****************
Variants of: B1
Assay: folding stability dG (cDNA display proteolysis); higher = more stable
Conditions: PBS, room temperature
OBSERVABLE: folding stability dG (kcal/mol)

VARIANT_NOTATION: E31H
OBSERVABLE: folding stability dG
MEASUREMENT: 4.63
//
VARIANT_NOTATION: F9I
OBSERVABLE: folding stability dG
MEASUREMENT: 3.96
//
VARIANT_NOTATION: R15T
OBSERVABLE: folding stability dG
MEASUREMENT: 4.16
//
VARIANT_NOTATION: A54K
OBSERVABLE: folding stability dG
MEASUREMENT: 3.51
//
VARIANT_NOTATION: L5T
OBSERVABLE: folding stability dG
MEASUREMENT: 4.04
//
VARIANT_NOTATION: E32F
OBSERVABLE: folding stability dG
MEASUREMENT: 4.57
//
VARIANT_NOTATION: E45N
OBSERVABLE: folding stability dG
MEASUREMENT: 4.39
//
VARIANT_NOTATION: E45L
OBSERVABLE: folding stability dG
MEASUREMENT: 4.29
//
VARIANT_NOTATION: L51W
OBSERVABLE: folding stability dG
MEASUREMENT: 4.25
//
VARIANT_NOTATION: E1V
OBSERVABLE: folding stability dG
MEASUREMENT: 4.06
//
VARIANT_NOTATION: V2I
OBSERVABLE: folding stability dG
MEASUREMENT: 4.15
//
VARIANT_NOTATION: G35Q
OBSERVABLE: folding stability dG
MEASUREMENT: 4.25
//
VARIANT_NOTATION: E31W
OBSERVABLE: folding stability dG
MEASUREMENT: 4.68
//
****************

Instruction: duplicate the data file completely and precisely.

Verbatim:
Variants of: B1
Assay: folding stability dG (cDNA display proteolysis); higher = more stable
Conditions: PBS, room temperature
OBSERVABLE: folding stability dG (kcal/mol)

VARIANT_NOTATION: E31H
OBSERVABLE: folding stability dG
MEASUREMENT: 4.63
//
VARIANT_NOTATION: F9I
OBSERVABLE: folding stability dG
MEASUREMENT: 3.96
//
VARIANT_NOTATION: R15T
OBSERVABLE: folding stability dG
MEASUREMENT: 4.16
//
VARIANT_NOTATION: A54K
OBSERVABLE: folding stability dG
MEASUREMENT: 3.51
//
VARIANT_NOTATION: L5T
OBSERVABLE: folding stability dG
MEASUREMENT: 4.04
//
VARIANT_NOTATION: E32F
OBSERVABLE: folding stability dG
MEASUREMENT: 4.57
//
VARIANT_NOTATION: E45N
OBSERVABLE: folding stability dG
MEASUREMENT: 4.39
//
VARIANT_NOTATION: E45L
OBSERVABLE: folding stability dG
MEASUREMENT: 4.29
//
VARIANT_NOTATION: L51W
OBSERVABLE: folding stability dG
MEASUREMENT: 4.25
//
VARIANT_NOTATION: E1V
OBSERVABLE: folding stability dG
MEASUREMENT: 4.06
//
VARIANT_NOTATION: V2I
OBSERVABLE: folding stability dG
MEASUREMENT: 4.15
//
VARIANT_NOTATION: G35Q
OBSERVABLE: folding stability dG
MEASUREMENT: 4.25
//
VARIANT_NOTATION: E31W
OBSERVABLE: folding stability dG
MEASUREMENT: 4.68
//